This one stood out to me the most. Daryl Morey is known as the most data-driven, experimental, and somewhat avant-garde GM in the league. He relies heavily on data to make personnel decisions and craft an offensive philosophy that emphasizes close shots, free throws, and three-pointers. His head coach is legendary Hall of Fame big man who loved the post game and attempted 20 three-pointers over the first nine years of his career. I think JR Smith attempted more than that in one game this year.

    I can't help but think that, if McHale were a TNT announcer instead of the Rockets head coach, he would be leading the charge in criticizing analytics and waxing nostalgic about the dying post game and mid-range jump shot. Obviously I'm stereotyping McHale based on his pedigree and projecting based on a completely hypothetical scenario, but the match between him and Morey just seems like a bit of an odd couple.

    Shooting threes with bad shooters

    OK, we know Morey's offensive philosophy heavily emphasizes shooting three-pointers. We know that the Rockets shot more threes than any other team in the league. Most of us know that the Rockets aren't actually an excellent three-point shooting team. That seems kind of strange.

    The above chart compares the Rockets most prolific three-point shooters against two league averages. The blue line is the overall NBA average, while the orange line is the average for "shooters," defined as players who shot at least 200 three-pointers, roughly 100 players including the Rockets' four.

    Measured against the NBA average, Parsons and Harden are above average, Beverley is barely above average, and Lin is barely below average. Measured against players who are supposed to shoot the ball a lot, they're all below average. For all the talk about efficiency that Morey and company have engendered, the Rockets are probably the definition of high-volume but low-efficiency three-point shooting.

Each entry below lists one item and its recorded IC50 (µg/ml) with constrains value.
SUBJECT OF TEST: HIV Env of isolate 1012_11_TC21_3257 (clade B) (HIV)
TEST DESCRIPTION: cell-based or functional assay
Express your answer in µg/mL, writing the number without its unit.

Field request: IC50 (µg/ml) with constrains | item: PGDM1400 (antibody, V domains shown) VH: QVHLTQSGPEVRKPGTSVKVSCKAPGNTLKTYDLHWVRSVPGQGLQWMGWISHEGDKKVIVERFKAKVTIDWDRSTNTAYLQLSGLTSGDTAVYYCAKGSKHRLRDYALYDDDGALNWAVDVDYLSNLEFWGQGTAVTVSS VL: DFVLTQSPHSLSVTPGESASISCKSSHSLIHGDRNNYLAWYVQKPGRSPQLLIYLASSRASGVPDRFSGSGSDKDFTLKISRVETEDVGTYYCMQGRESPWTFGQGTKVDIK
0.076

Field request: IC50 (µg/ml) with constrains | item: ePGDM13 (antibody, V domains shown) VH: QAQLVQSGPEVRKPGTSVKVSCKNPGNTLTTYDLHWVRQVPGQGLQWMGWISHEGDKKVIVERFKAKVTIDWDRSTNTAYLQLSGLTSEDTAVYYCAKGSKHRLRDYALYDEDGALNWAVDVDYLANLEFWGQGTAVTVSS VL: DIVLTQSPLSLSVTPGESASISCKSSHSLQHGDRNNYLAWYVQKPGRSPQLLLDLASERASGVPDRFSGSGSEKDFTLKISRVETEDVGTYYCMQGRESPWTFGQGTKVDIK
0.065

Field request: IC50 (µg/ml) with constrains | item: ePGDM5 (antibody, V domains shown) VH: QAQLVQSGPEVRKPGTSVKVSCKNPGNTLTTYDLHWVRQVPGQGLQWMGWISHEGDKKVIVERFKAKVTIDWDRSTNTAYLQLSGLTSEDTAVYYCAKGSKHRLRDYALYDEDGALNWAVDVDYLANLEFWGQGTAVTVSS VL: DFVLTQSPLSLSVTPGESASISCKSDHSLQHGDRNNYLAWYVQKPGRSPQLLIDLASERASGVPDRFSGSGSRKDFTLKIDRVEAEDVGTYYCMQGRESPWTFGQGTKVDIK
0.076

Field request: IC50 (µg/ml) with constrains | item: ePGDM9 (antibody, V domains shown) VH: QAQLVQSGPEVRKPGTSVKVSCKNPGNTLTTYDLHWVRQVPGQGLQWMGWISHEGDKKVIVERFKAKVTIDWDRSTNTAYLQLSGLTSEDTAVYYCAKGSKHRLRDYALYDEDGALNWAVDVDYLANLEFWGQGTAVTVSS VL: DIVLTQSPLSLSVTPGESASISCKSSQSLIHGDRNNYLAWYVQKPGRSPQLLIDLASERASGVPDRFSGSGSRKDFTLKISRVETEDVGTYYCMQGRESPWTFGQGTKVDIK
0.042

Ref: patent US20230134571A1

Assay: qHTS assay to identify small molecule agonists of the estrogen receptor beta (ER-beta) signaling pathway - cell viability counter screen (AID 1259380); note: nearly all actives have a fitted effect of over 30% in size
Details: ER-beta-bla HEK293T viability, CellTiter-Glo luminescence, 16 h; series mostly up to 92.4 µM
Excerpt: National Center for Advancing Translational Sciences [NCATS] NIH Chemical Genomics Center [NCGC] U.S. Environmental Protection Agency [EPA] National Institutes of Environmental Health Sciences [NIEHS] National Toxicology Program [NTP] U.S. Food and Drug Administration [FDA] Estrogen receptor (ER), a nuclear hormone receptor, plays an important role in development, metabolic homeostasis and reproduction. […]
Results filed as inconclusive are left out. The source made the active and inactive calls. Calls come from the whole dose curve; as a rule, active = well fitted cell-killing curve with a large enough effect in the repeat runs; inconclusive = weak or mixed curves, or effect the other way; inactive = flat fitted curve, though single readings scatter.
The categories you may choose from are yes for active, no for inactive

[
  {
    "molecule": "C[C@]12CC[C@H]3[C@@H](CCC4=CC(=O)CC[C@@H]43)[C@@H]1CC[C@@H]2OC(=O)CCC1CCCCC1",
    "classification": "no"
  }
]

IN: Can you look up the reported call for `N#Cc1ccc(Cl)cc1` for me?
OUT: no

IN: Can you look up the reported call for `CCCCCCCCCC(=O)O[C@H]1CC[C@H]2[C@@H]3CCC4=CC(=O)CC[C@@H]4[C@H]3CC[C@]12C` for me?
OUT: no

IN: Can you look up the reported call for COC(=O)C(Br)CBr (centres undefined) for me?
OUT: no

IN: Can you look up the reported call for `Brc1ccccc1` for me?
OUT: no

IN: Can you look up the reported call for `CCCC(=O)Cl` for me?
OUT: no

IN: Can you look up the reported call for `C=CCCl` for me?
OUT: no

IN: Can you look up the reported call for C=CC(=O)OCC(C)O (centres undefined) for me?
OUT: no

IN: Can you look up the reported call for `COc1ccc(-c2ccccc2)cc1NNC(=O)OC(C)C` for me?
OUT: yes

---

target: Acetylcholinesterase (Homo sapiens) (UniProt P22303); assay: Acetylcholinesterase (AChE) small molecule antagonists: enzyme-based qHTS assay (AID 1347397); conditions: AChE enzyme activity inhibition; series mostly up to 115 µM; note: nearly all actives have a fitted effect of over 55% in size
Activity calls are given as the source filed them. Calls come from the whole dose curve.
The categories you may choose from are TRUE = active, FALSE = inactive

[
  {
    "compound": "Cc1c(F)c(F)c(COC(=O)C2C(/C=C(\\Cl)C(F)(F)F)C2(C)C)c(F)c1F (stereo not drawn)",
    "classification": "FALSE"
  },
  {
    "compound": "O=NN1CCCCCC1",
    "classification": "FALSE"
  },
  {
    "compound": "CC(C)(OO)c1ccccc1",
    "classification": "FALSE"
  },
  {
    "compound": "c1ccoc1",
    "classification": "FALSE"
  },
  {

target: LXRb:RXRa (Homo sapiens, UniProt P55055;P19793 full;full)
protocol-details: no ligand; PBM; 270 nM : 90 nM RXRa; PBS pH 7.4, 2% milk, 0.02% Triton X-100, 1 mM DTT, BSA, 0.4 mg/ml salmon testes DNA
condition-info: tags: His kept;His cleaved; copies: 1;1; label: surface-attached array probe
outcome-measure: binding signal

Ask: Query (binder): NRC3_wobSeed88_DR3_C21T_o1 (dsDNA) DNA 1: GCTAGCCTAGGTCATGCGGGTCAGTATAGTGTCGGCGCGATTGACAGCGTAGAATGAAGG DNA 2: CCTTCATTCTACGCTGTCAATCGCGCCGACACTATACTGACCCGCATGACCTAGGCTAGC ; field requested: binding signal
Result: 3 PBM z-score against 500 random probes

Efficient players but inefficient plays

    On one hand, it seems like the Rockets acquired the two perfect superstars to fit this system in Harden and Howard. Harden crashes the rim, gets fouled a lot, and shoots threes. Howard finishes near the rim with great aplomb.

    But the shot is just the last part of a long story. While the data might say take close shots and three-pointers, actually creating those shots is another story. The data can't help you there. This is important because despite their shot charts being very in sync with Morey's philosophy, how Harden and Howard get their shots is very much out of sync with the same philosophy.

    Three-pointers are dependent upon movement, space, and pace. Unless your name is Stephen Curry, running to the three-point line and jacking up a shot with a hand in your face isn't a particularly good idea. For mortals, even mortals who shoot well, a much better strategy is moving the ball more quickly than the defense can rotate until an open three-pointer is found. Similarly, close shots are best taken without the opponent's big man protecting the rim. Occupying him with penetration or misdirecting him to open up a cutting lane are more efficient strategies.